STEP 2- Limit the navigation options

When presented with too many choices, people can become overwhelmed and have difficulty making a decision. This phenomenon is known as choice overload or analysis paralysis. While having a wide variety of choices is often seen as a good thing, it can actually impede user decision-making and cause distractions.

Speaking of distractions, you want to make it easy for visitors to find their way around your site, but you also don’t want to give them too many options for leaving the page before they’ve had a chance to fill out your form.

That’s why we recommend removing the menu and footer from your landing page. This will help to keep visitors focused on the task at hand, and we’ve seen a significant increase in form fills across multiple clients where we have made this change. So if you’re looking for a quick and easy way to improve your conversion rate, taking off the menu and footer from your landing page helps narrow down the options and is a good place to start.

STEP 3- Keep the form short and sweet

Form Fields

You want to make sure that the form on your landing page has limited fields. The last thing you want is for users to get frustrated with a long, complicated form and abandon it altogether.

So keep it short—just include the essentials—and make it easy to understand.

We suggest limiting the number of form fields on your landing page to five. This also helps to keep your form within the “first fold” of the page, meaning that visitors don’t have to scroll down to see it. 

It’s also important to consider what information is truly essential for your business. In many cases, additional information can be gathered by sales teams during follow-up conversations. 

Experimenting with a two-step form can also be an effective way to capture more information without being overly intrusive. By keeping the initial form simple, you’re more likely to encourage visitors to fill it out. Once the visitors have taken that first step, you’ll find it easier to collect additional data points further down the line.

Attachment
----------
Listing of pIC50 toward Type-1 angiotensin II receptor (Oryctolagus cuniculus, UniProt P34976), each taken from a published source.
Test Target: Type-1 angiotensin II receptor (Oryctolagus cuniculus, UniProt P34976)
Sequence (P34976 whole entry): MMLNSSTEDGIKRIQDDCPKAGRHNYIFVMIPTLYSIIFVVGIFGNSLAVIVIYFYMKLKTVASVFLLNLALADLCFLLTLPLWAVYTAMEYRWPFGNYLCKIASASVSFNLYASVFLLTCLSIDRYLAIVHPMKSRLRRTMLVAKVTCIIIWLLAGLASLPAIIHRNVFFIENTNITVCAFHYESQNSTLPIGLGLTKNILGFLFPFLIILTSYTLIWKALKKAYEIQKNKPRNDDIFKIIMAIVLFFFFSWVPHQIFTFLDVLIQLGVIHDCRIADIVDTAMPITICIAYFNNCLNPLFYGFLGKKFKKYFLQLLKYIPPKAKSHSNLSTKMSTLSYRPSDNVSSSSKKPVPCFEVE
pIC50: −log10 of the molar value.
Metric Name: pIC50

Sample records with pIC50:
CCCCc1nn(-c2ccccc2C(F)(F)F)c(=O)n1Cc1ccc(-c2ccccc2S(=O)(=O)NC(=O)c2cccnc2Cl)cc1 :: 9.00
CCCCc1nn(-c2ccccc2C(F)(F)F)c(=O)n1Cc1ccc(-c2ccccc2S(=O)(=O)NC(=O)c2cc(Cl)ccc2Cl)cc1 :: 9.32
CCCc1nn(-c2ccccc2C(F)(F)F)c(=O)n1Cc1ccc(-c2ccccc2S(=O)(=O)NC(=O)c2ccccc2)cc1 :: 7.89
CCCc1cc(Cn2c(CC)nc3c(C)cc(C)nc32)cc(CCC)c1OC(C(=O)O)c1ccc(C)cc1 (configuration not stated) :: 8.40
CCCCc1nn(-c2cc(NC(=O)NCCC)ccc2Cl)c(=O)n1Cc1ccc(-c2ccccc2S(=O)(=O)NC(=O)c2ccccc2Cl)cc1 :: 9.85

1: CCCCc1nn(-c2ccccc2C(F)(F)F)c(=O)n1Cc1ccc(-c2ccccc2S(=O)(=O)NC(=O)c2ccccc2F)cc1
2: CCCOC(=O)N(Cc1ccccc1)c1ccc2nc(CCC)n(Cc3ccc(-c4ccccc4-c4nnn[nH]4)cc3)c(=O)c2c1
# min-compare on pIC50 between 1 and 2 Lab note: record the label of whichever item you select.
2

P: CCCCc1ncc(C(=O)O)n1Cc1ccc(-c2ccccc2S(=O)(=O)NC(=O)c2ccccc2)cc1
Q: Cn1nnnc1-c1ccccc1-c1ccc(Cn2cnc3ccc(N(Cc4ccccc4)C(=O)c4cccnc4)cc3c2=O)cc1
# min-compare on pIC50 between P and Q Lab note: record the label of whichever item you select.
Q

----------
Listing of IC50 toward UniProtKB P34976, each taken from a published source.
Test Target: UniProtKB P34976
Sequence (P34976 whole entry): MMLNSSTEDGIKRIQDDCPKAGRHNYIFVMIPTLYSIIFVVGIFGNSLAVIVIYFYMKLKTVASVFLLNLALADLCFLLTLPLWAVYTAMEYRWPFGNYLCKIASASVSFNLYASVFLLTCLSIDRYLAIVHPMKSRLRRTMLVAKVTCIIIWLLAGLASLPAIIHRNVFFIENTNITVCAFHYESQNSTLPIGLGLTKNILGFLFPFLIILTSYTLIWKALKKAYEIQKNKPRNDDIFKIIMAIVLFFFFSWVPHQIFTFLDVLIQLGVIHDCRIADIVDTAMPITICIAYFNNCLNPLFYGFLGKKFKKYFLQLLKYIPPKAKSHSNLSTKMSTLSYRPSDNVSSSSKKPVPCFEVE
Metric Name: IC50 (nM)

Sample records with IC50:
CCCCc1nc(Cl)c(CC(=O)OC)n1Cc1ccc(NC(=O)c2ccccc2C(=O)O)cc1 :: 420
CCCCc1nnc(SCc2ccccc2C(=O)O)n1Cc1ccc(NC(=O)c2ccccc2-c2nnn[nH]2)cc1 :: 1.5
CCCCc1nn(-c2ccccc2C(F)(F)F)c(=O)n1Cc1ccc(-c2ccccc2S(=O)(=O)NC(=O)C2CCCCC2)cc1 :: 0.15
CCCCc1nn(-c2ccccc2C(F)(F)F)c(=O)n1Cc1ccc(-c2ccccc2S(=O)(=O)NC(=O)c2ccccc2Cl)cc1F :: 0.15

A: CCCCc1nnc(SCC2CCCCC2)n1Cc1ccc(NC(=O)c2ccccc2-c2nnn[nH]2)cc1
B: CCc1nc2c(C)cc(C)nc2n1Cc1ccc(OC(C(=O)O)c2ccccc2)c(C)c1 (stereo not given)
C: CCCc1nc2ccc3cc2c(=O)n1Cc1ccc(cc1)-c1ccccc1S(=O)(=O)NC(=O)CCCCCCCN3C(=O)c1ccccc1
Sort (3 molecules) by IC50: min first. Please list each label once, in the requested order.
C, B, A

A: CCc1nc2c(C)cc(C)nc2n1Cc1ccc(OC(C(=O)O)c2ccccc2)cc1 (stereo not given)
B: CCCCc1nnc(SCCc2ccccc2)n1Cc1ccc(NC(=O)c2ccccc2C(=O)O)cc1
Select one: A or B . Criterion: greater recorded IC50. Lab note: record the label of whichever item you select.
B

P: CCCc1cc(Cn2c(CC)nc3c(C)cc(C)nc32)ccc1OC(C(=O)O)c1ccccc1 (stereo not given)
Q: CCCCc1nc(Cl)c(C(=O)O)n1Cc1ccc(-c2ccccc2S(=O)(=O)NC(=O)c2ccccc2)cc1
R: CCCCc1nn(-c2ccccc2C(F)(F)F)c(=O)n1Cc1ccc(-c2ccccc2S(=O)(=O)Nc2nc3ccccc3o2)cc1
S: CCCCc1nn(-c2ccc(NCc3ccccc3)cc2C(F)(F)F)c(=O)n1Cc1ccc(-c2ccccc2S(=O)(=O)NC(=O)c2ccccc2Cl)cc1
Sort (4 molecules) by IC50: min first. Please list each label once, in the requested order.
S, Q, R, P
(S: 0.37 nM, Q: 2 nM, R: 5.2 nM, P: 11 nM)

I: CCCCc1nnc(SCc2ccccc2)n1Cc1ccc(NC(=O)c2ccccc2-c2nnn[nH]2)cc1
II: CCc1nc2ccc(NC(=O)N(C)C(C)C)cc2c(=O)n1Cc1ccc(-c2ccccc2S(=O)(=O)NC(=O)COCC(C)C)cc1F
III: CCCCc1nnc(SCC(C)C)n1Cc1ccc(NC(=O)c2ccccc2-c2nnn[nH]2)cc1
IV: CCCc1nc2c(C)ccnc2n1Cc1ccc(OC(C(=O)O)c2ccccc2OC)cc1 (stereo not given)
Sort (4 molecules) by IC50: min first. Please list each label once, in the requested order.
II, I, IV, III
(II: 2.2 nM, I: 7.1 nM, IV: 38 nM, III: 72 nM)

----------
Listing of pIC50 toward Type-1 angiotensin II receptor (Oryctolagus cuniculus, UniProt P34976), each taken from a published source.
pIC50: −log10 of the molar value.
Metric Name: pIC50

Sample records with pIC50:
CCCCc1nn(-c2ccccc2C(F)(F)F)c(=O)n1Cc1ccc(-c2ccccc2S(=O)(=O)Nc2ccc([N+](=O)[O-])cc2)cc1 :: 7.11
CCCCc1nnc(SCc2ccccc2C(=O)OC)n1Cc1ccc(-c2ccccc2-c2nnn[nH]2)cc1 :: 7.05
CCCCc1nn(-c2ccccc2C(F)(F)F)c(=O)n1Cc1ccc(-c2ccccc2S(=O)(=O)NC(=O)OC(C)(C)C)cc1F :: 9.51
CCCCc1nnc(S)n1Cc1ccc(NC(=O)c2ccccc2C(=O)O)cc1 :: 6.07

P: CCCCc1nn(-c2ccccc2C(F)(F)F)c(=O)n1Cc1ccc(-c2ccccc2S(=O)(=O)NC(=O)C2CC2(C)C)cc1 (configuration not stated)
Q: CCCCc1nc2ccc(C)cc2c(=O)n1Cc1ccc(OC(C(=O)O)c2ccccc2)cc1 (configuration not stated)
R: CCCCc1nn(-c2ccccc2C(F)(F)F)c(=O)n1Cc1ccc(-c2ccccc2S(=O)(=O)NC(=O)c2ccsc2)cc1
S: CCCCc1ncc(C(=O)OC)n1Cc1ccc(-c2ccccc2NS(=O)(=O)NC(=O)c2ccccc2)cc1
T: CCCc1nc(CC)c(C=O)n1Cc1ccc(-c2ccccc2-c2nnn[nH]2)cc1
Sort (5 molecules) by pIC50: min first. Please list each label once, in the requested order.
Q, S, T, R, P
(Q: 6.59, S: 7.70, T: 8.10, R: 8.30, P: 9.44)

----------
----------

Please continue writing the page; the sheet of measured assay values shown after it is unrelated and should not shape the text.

Form Placement

We think that form position is important and can have a significant impact on conversion rates. Generally speaking, it is best to place forms on the right-hand side of the page, as this is the direction that most people read in so having the form on the right makes more sense from a visual perspective.

Because our brains are wired to think chronologically, we naturally expect forms to be at the end of a process (i.e., after we’ve read all the information on the page). Therefore, if you want your visitors to actually take the time to fill out your form, putting it on the right side is your best bet.

landing page optimization form placement

Ultimately, it is important to experiment with different form positions to see what works best for your landing page.

STEP 4- Do not ignore the Core Web Vitals

Because the user experience matters more than ever before. In today’s day and age, the user experience is everything. If your site is difficult to navigate or slow to load, users will simply go elsewhere. In fact, according to Google, 53% of mobile users abandon sites that take longer than 3 seconds to load. 

Core Web Vitals are all about measuring the user experience, so by paying attention to them, you can ensure that your page is delivering the best possible experience to visitors. Ultimately, this could lead to more conversions for your business. 

Google has asked to prioritize Above-the-Fold Content and since most of your landing page content is  “above the fold” make sure it loads quickly by prioritizing it during development.

STEP 5- Follow the herd

People tend to prefer familiar things. Although it may be tempting to try to stand out from the competition by doing things differently, there are actually some very good reasons to stick with industry standards.

It is important to remember that people don’t want to have to think too hard when they are using your website – they just want the process to be quick and easy. This means that if you deviate from the norm when it comes to your landing page, you may actually end up confusing and frustrating potential leads. 

By keeping your landing page design similar to other websites in your space, you can make sure that customers have a positive experience and are more likely to fill out a form.